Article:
It is true that some carotenoids can be converted into retinoids. But this conversion doesn’t always happen efficiently. Especially in those with digestive dysfunction, which can be caused by gluten.
The role retinoids play in preventing acne is well known. That’s why synthetic forms are the most commonly prescribed treatments by dermatologists. But, if you have gluten sensitivity, these medications won’t solve the root of the problem. They won’t help heal your gut, reduce systemic inflammation, or increase your nutritional status. However, a gluten-free diet will.
It’s also worth pointing out the risks of using synthetic retinoids. Because an excess can cause serious complications, including coma and death. Plus, synthetic retinoids are not recommended during pregnancy since high intakes can cause birth defects.
Vitamin E is delivered to the skin through the sebaceous glands. It’s a powerful antioxidant that helps prevent the oxidation of oils produced by the skin. This is important because oxidized oils may exacerbate inflammatory acne.
Multiple studies have found that vitamin E levels are lower in those with celiac disease when compared to disease-free patients. Studies have even reported that vitamin E levels are significantly higher in those following a strict gluten-free diet versus those eating gluten occasionally and those recently diagnosed.
It’s also worth noting that a study compared zinc, vitamin A, and vitamin E levels among those with acne and those without. They found significantly lower concentrations of these nutrients in the acne group. Further, vitamin E and zinc levels were linked to the severity of acne.
Similar to the other nutrients I’ve discussed, vitamin D levels are lower in those with gluten sensitivity as well as those with acne. And the lowest levels have been associated with more severe cases.
For example, P. acnes is a type of bacteria that causes inflammation associated with the formation of infected pimples. And a study has shown that both vitamin A and D can prevent this inflammatory response. This may explain why treatment with vitamin D supplementation has been reported to help reduce inflammation in those with acne.
Vitamin B5, also known as pantothenic acid, plays a role in the creation of new keratinocytes as well as protection against bacterial infections. It also helps keep the skin hydrated and soft. And scientists believe that these features contribute to its anti-acne benefits.
For example, a study found that vitamin B5 supplementation reduced the number of facial pimples by 67% in patients with acne over the course of 12 weeks.
Gluten and Hormonal Factors
In this article (link to hormone article), I explain all the ways in which gluten can cause hormonal imbalances. And it’s relevant to this discussion because changes in hormones are believed to be a trigger of acne, especially within a class of hormones known as androgens.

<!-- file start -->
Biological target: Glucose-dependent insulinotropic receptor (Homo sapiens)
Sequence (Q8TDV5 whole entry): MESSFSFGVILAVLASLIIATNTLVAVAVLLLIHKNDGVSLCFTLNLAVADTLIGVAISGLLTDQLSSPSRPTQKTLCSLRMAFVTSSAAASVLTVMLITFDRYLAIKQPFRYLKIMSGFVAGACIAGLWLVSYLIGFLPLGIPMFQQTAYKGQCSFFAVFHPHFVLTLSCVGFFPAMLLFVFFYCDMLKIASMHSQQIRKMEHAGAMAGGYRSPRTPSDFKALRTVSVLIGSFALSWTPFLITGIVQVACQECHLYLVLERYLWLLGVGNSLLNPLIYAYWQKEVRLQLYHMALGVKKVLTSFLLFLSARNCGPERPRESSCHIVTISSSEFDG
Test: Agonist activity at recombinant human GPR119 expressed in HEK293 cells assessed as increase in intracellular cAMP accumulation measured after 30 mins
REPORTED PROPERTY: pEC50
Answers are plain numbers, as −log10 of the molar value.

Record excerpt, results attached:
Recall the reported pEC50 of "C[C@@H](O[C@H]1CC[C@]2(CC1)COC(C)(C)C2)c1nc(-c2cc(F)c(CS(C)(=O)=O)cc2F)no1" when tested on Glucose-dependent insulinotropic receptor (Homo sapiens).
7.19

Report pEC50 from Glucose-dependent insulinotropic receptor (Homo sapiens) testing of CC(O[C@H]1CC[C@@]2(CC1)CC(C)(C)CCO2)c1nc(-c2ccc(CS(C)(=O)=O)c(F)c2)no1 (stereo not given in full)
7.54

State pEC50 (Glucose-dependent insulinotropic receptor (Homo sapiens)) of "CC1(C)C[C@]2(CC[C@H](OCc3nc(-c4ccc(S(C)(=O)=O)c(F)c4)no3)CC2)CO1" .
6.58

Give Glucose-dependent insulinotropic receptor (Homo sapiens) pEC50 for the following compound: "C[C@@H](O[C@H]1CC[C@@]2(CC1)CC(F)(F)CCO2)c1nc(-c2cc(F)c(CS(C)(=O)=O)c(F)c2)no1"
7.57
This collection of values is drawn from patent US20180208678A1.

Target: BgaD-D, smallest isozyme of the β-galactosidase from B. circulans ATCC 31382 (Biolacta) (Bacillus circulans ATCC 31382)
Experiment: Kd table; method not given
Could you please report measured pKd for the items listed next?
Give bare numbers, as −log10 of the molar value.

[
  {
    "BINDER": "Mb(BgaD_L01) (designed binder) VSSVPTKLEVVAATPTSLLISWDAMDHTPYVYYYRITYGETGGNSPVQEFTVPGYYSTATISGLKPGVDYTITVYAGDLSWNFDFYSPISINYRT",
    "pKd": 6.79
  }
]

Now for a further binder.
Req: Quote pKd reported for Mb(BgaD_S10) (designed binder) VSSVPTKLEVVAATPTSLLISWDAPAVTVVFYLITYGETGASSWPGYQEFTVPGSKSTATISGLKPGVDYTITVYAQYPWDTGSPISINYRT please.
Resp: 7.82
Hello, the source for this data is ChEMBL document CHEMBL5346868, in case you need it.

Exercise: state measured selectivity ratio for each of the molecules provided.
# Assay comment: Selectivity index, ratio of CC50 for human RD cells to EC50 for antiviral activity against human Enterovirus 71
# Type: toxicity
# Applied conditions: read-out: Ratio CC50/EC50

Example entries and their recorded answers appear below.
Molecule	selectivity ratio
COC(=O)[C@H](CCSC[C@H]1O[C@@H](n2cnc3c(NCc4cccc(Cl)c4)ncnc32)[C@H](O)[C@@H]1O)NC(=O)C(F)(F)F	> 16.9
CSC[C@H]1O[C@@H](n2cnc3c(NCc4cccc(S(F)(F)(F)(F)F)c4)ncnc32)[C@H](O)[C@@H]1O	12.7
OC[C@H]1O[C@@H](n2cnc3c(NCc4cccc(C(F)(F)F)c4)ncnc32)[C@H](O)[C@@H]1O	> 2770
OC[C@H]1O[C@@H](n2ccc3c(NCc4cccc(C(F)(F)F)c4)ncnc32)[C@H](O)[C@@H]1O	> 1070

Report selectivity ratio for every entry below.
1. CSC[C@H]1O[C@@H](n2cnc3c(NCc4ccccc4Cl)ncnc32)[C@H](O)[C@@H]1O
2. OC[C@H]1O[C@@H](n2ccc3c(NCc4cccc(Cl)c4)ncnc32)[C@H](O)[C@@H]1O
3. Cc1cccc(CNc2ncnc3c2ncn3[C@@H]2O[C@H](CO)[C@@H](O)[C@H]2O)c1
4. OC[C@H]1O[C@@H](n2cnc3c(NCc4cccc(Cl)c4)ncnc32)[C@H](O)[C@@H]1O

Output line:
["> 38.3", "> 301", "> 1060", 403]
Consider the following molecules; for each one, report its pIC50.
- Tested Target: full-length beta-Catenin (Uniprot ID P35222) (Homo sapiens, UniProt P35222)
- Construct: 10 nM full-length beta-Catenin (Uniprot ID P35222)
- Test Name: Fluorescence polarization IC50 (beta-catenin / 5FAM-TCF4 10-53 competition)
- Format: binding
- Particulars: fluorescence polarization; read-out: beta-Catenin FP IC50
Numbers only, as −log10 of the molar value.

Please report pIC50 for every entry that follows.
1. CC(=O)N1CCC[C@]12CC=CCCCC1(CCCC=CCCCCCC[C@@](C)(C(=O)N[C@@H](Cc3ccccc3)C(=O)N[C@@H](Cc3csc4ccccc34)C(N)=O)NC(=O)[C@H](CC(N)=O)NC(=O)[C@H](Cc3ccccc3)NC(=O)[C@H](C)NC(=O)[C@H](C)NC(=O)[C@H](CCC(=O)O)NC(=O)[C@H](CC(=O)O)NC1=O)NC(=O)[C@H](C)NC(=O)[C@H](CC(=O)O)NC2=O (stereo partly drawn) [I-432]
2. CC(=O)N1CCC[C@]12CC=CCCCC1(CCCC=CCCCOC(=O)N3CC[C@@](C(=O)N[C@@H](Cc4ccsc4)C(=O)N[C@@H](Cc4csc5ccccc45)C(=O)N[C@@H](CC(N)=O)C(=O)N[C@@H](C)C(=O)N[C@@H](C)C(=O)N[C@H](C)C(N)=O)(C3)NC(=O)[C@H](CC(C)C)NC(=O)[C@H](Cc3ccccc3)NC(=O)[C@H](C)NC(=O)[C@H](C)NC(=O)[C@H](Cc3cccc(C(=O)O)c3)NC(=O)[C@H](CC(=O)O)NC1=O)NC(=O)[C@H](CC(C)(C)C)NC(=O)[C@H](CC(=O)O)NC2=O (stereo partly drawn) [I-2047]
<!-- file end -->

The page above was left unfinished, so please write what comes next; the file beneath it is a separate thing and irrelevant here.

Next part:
Androgens are hormones responsible for male traits. Under normal circumstances, they’re found in both men and women in varying concentrations. However, an excess of androgens has been associated with acne. It’s suggested that an excess causes your skin to release more oil, which can lead to enlarged pores and bacteria growth.
Processed Foods and Acne
One last topic I want to cover is the association between eating gluten-rich processed foods and acne. When consumed often, these foods cause inflammation and may even increase your risk of autoimmune disease (e.g., celiac disease and type 1 diabetes).
Because they’re packed with starch, sugar, and vegetable oils, frequent consumption also causes your insulin to rise. And insulin triggers an increase in the production of androgens, which increases oil secretion as I mentioned above.
Studies have shown the people eating a nutrient-rich whole foods diet experience a lower prevalence of acne than those who eat more processed foods. Scientists have also studied two indigenous populations, Kitavin Islanders and Aché hunter-gatherers, with diets void of processed foods. And guess what? Acne doesn’t exist among these groups.
Can Gluten Cause Acne? Let’s Sum it Up
What you eat matters when it comes to the health of your skin. Period. Science has clearly demonstrated that certain nutrient deficiencies, hormonal imbalances, inflammation, and processed foods are closely linked to the development of acne. And all of these things are influenced by your diet as well as connected to one another.
Further, we can’t deny the fact that gluten plays a role in those with gluten sensitivity. Because gluten, which is mostly found in processed foods, causes many of the contributing factors that can lead to not only acne, but many other chronic skin conditions.
So before you spend your hard-earned money on a new, expensive skin-care regime or start a harsh medication, ask your doctor to test for nutrient deficiencies. Rethink your diet. Try removing grains. Replace them with nutrient-rich whole foods, such as grass-fed meats, wild seafood, eggs, nuts, seeds, and colorful fruits and vegetables.
In the long run, you’ll save money. And you’re more likely to heal your acne for good. A win, win!